Scott and Mary head to Castro, the capital city of Chiloe, to explore the island and its fascinating history
Position: Castro (capital of Chiloe’) Chiloe’
Scott (YT) and Mary Flanders (MS) left Gibraltar on 16 September 2006, and we’ll be following their journey every step of the way, thanks to this unique online “blog”. For a complete list of all the couple’s blog entries click here
After bidding farewell to their canine friend Chonos, whom they found a trusted family for in local business man Bernando, Scott and Mary head to Castro, the main city of Chiloe, to explore the island and carry out some boat chores
Monday 28 January
We have been learning about the history of Chiloe and Castro. Castro was founded by the Spaniard, Martin Ruiz de Gamboa in 1567. The Dutch attacked the settlement in the 1600s and when Charles Darwin arrived in 1834 aboard the Beagle he found extreme poverty on the island – not a pound of sugar or a steel knife to be bought on the island. No one owned a watch or had a clock. The church bells were rung by a man who “had a decent notion of time”.
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In more recent history an earthquake struck on May 22, 1960. The resulting tsunami emptied the bay for 15-30 minutes while a number of locals raced to the dry beds to collect shellfish. Sadly the returning tidal wave entered the bay killing 200, and laid waste to all the coastal homes, bridges and docks. Prior to the earthquake, during the 1950s there was a potato famine, which lasted several years. The poorest of the poor flocked to the cities trying to find work and food. In Castro this group built shanty houses on stilts called palafitos, which looked out over the bay and its free land. This was the first group of homes to go during the tsunami tidal wave. The palafitos have since been rebuilt and have become a major tourist attraction along with the wooden churches around the island.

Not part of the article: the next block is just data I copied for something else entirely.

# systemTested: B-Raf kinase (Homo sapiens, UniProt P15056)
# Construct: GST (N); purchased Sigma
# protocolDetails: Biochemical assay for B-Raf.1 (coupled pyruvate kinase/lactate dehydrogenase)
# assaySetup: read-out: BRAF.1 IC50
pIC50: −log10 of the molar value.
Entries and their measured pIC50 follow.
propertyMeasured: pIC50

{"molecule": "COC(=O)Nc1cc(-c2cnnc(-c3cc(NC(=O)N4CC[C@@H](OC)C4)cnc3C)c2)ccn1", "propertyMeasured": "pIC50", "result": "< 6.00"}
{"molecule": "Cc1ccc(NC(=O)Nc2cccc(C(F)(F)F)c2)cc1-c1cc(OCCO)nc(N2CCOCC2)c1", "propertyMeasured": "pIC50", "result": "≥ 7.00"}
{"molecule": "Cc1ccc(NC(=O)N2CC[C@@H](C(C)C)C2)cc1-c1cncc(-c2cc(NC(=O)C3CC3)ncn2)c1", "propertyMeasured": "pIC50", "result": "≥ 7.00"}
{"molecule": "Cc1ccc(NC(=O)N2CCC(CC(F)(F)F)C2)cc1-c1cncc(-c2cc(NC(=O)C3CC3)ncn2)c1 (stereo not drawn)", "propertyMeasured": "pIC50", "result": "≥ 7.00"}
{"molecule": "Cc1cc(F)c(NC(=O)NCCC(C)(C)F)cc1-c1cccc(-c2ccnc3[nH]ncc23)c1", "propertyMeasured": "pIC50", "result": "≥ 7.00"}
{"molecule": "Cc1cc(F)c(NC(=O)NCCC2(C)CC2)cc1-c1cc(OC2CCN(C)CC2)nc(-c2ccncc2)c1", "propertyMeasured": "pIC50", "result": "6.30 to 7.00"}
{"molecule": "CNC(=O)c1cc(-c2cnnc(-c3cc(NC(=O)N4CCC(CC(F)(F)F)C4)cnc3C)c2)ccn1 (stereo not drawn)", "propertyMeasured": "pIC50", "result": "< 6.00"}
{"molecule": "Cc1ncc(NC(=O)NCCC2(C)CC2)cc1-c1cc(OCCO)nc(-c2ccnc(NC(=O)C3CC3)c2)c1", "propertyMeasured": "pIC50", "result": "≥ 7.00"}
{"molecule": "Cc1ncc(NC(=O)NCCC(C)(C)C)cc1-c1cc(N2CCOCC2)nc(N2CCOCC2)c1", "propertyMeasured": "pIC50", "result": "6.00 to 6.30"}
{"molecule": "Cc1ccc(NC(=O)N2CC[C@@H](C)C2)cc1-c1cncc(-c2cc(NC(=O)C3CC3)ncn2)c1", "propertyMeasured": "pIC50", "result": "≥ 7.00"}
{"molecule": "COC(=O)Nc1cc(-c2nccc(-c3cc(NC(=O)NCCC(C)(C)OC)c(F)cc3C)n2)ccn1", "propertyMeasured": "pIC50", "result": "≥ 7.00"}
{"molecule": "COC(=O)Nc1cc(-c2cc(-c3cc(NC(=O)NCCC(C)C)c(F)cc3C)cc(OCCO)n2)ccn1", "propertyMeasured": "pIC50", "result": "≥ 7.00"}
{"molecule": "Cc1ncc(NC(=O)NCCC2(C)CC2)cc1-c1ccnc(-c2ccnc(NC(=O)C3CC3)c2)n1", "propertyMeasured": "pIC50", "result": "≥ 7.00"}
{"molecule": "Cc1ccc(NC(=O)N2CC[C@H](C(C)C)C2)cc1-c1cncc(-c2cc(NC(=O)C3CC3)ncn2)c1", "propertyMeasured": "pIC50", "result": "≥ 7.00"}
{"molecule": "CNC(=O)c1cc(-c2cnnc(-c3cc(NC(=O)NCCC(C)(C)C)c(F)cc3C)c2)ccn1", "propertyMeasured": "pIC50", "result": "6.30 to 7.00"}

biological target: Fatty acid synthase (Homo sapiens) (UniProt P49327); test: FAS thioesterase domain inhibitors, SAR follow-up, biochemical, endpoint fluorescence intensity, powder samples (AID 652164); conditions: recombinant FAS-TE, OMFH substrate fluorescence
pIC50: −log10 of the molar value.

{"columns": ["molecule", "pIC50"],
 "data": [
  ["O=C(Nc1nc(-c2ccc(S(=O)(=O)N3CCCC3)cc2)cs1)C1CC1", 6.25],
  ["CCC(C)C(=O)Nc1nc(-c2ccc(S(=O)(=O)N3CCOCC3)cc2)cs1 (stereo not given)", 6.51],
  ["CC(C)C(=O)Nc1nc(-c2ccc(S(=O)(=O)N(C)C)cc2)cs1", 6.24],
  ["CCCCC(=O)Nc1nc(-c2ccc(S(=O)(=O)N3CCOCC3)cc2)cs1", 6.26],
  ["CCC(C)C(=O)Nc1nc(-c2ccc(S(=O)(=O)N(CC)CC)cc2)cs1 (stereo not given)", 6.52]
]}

Chiloe is still a beautiful, quiet laid back place. The Chilotes are struggling to enter modernity by slowly switching from subsistence farming and fishing to aquaculture businesses and some tourism. The majority of folk are still what us westerners would consider poor but they are content living a simple and rewarding life. There are no chrome and glass buildings, most are built of wood. There are still no travel agents in Castro and the only car rental company is the local Chevy dealer who has a handful of small new cars in stock. Chonos’ new family sells real estate. We have rented a car for three days starting on Tuesday to explore the island (100 miles by 30 miles). Our first day will include a trip to meet Bernardo and look at one of his properties out of courtesy. The problem is we like pretty much everywhere we go but it would be nice to have a little place on Estero Pailad (Egret’s first anchorage) with a mooring out front. We could stay there between January and March soaking in the atmosphere before returning to our everyday adventures. This is not an original thought. More and more mainland Chileans and foreigners are buying or building places such as this.
We received a recent e-mail from Milt (M) and Judy Baker (J) aboard N47 Bluewater (Med Bound 07). M and J are back in their winter headquarters of Barcelona enjoying the great city. Their text included subtle whining about Barcelona cold weather. We of course whined back about the hot weather here. However, in our jests back and forth comes a simple truth about how adaptable us cruisers become. During our year in the Deep South we faced weather most folks would consider extreme, with high winds every few days, and sunshine, rain, hail and snow all in the same day at times. Anchoring, dinghying to shore, docking or cruising was difficult at times, however, all this became routine and not uncomfortable because we became acclimatized and wore the proper clothing. Mary and I aren’t any tougher than anyone else. You wouldn’t want to be dropped into these situations but as you move north and south your skills and tolerances adjust to the routine. One reason UK, French, New Zealand and Australian cruisers are such prolific long distance cruisers is that their home waters are difficult with high winds, high tidal ranges, accompanying currents and general overall difficult boating conditions. So they are used to it, simple as that.